We existed in the strange in-between of the possible and the probable. It was in the unsaid, in the expected, in the logical next steps. Our friends accepted it, anticipated it, shook their heads and said, “It’s only a matter of time.” They’d ask sly questions and accuse us outright, and all we ever managed were shy smiles and hopeful maybes. We were almost dating. We almost dated.
But almost doesn’t count for much. Almost doesn’t bridge the gap from “not quite” to “yes.”
When you almost date someone, it’s not because you’re only doing things by halves. Everything depends on the build and the anticipation in that gray area of maybe. You do not keep your secrets from them, do not laugh at half the volume, do not kiss them with only half the intensity. Maybe you’re shy about how you feel. Maybe you hold back there, but that’s human nature, isn’t it? We want to protect our hearts. We’re afraid of handing them over too readily and too soon. And so we take our time. But in that hesitation, something can fall through.
To almost date someone is to go back on a promise no one had to keep, because it was a promise no one made. You live in limbo for a little while, nothing more, but it’s okay because you grow drunk on possibility and giddy with potential. The almost relationship is everything that could happen, everything that could be.
And it’s not like you imagine it all, and take a marathon when you see a mile. The signs are all there. Everyone sees them. You do not mistake a common laugh for a laugh that is just for you, and don’t confuse friendship for feeling special because for a brief and fleeting and glorious moment, you are. To almost date isn’t to misinterpret someone’s intentions. They did like you, they do like you. But the fact that you’re right is little consolation when it doesn’t pull through.
But when you almost date someone, something will give. Somehow the ends don’t meet. Either they meet someone new while you’re biding your time, or they move, or they just disappear. It’s easier to do than you think, between no longer answering calls and disappearing from Facebook and finding a new coffee shop. You may never know quite why, and you will be left wondering what else you could have done, how you could have been more, what you did wrong.
The truth is, though, that chances are you didn’t do anything wrong. Chances are you weren’t wrong. Chances are you were fine just as you are, and you know this deep down. It’s just easier to blame yourself, to create closure and sew the wound shut rather than letting it heal on its own. People won’t understand, and will smile sympathetically and say they really thought it would happen, too, and at least you weren’t official. As if a title would make it hurt more, as if because you were only hedging on your hope, you shouldn’t have been hurt. You were trying not to put your heart on the line. You were protecting it by taking things so slowly. And in that hesitation, you became a sitting duck.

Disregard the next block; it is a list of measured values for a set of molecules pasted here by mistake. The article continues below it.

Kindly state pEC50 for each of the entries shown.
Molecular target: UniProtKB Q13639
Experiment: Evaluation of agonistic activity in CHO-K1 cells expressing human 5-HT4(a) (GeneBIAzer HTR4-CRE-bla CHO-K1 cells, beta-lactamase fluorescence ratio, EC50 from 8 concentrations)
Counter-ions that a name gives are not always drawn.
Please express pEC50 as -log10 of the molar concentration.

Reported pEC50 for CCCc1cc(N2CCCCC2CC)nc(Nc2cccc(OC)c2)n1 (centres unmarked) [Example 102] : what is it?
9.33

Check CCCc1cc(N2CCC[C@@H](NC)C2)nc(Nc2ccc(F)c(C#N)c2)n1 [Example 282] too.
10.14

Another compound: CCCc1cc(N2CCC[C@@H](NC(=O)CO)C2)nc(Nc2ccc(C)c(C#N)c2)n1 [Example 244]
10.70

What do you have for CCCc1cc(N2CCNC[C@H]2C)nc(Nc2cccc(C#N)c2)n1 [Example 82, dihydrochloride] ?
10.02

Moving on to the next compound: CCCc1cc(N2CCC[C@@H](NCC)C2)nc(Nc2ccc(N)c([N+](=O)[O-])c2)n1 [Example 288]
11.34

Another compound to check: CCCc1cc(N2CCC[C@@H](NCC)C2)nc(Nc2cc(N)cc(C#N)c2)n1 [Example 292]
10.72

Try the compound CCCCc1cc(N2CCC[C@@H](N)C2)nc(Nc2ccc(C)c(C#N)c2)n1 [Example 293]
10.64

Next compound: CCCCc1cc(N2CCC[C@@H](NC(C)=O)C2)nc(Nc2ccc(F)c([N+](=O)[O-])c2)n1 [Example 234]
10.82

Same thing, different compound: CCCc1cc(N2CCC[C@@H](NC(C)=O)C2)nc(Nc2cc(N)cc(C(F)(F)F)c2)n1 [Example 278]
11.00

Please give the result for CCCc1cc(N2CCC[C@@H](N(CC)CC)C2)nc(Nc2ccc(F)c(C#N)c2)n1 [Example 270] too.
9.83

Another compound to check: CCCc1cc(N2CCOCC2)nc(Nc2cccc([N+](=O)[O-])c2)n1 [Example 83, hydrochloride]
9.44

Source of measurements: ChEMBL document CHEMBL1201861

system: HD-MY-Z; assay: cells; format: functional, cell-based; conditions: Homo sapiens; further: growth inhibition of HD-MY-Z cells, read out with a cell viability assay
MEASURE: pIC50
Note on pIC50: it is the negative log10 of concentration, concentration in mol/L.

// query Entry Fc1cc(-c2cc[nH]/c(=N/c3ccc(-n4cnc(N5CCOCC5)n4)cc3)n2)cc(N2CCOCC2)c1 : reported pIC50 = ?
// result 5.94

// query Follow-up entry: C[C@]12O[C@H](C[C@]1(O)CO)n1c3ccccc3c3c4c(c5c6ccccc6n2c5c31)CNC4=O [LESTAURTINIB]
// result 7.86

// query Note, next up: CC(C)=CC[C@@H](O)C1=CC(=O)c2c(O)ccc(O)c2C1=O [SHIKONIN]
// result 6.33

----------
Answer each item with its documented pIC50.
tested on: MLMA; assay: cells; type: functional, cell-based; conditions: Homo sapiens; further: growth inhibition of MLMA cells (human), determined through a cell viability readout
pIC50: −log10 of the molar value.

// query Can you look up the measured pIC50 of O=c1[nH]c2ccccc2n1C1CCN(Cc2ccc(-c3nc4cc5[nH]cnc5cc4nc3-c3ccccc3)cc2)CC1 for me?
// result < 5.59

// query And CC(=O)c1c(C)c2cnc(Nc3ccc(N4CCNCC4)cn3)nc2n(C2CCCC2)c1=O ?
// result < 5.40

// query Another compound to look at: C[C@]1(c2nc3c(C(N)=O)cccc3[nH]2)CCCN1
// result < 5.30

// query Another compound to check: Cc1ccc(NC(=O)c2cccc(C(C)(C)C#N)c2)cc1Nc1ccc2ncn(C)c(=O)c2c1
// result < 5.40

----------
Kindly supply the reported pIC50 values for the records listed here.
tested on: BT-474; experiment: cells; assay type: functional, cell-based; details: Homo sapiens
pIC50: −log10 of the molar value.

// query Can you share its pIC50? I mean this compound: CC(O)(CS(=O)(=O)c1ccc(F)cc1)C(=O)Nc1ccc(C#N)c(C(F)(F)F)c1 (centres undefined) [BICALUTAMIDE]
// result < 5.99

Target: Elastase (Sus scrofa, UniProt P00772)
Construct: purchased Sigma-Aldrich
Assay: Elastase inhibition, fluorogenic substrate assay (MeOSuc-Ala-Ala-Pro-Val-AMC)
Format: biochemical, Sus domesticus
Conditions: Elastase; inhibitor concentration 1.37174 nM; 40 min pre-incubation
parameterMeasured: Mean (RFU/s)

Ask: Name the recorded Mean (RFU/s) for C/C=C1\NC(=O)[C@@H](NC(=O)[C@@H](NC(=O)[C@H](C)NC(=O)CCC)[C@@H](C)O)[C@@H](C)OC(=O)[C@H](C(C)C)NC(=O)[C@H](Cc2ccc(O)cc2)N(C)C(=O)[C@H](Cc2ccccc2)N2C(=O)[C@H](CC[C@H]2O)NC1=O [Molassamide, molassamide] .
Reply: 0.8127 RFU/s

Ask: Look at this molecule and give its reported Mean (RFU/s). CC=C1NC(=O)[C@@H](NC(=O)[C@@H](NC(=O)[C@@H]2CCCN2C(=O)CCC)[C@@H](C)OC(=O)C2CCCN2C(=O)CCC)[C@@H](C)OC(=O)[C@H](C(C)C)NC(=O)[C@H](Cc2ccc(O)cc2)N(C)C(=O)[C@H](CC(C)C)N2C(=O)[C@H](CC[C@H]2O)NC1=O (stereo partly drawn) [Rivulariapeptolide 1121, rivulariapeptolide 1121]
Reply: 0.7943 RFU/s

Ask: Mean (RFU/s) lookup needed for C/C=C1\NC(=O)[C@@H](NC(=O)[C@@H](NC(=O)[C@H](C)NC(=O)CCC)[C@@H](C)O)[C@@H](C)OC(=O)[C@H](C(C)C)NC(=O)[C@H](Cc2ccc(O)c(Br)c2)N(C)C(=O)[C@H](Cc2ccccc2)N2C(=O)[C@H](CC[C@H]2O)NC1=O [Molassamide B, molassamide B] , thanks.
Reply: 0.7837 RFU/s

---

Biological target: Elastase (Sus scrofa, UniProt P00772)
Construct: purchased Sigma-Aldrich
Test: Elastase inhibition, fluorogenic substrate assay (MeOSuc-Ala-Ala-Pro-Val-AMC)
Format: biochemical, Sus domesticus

To almost date someone is to bet on a sure thing and to walk away with nothing. It happens in casinos all the time. That’s how you gamble, that’s how you win big. The game isn’t supposed to be rigged in love, though we know we’re not going to win all the time. And yet we try, anyway, to go big or go home, because we do not do things by halves. We love and we care and we give other people our hearts even though we know they might spit them back out not because we’re naive, but because we’re optimistic. Because we have hope.
To almost date someone is to take that risk, and to dedicate yourself to something that might not pan out. Because lots of things don’t. Not everyone can get rich quick, and it takes a thousand failures to make a success. But one yes makes up for a dozen almosts. One yes is why we keep pegging all of our hopes on one person at a time.
Heartbreak from almost dating someone is no less real just because you didn’t have a title, because you didn’t meet the parents, because you never said “I love you” out loud. Because you sensed it. Because you felt that it could be there, really and truly. Because we were, but we weren’t, but we could have been.